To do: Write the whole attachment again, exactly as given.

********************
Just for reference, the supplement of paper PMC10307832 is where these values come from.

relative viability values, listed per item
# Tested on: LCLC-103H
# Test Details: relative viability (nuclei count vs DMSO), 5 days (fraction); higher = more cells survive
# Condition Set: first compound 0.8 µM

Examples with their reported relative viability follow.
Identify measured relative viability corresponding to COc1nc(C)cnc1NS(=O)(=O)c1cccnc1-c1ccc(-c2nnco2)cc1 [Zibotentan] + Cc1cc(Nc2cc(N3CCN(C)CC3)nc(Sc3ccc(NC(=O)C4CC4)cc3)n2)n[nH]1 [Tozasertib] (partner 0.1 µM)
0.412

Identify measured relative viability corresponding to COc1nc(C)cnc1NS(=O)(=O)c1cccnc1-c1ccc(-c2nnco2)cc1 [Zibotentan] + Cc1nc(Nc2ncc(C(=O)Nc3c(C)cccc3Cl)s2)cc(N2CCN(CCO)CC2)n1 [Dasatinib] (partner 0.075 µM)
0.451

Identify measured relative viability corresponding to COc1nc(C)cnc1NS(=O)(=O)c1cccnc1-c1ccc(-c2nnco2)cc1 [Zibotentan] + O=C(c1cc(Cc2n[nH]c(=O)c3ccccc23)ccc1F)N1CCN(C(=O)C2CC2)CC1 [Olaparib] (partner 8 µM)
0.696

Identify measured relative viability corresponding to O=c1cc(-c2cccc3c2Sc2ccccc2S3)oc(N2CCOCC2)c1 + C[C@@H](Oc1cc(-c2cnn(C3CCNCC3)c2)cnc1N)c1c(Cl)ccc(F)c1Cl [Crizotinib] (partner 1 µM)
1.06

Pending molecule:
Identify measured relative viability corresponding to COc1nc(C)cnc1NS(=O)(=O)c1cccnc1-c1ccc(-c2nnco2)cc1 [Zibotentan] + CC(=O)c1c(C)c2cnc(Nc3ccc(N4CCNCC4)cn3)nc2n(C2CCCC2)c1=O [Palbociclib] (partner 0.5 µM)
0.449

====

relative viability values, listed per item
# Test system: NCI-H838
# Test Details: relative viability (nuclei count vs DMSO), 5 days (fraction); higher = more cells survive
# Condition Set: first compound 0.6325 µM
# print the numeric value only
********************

Just for reference, the supplement of paper PMC10307832 is where these values come from.

relative viability values, listed per item
# Tested on: LCLC-103H
# Test Details: relative viability (nuclei count vs DMSO), 5 days (fraction); higher = more cells survive
# Condition Set: first compound 0.8 µM

Examples with their reported relative viability follow.
Identify measured relative viability corresponding to COc1nc(C)cnc1NS(=O)(=O)c1cccnc1-c1ccc(-c2nnco2)cc1 [Zibotentan] + Cc1cc(Nc2cc(N3CCN(C)CC3)nc(Sc3ccc(NC(=O)C4CC4)cc3)n2)n[nH]1 [Tozasertib] (partner 0.1 µM)
0.412

Identify measured relative viability corresponding to COc1nc(C)cnc1NS(=O)(=O)c1cccnc1-c1ccc(-c2nnco2)cc1 [Zibotentan] + Cc1nc(Nc2ncc(C(=O)Nc3c(C)cccc3Cl)s2)cc(N2CCN(CCO)CC2)n1 [Dasatinib] (partner 0.075 µM)
0.451

Identify measured relative viability corresponding to COc1nc(C)cnc1NS(=O)(=O)c1cccnc1-c1ccc(-c2nnco2)cc1 [Zibotentan] + O=C(c1cc(Cc2n[nH]c(=O)c3ccccc23)ccc1F)N1CCN(C(=O)C2CC2)CC1 [Olaparib] (partner 8 µM)
0.696

Identify measured relative viability corresponding to O=c1cc(-c2cccc3c2Sc2ccccc2S3)oc(N2CCOCC2)c1 + C[C@@H](Oc1cc(-c2cnn(C3CCNCC3)c2)cnc1N)c1c(Cl)ccc(F)c1Cl [Crizotinib] (partner 1 µM)
1.06

Pending molecule:
Identify measured relative viability corresponding to COc1nc(C)cnc1NS(=O)(=O)c1cccnc1-c1ccc(-c2nnco2)cc1 [Zibotentan] + CC(=O)c1c(C)c2cnc(Nc3ccc(N4CCNCC4)cn3)nc2n(C2CCCC2)c1=O [Palbociclib] (partner 0.5 µM)
0.449

====

relative viability values, listed per item
# Test system: NCI-H838
# Test Details: relative viability (nuclei count vs DMSO), 5 days (fraction); higher = more cells survive
# Condition Set: first compound 0.6325 µM
# print the numeric value only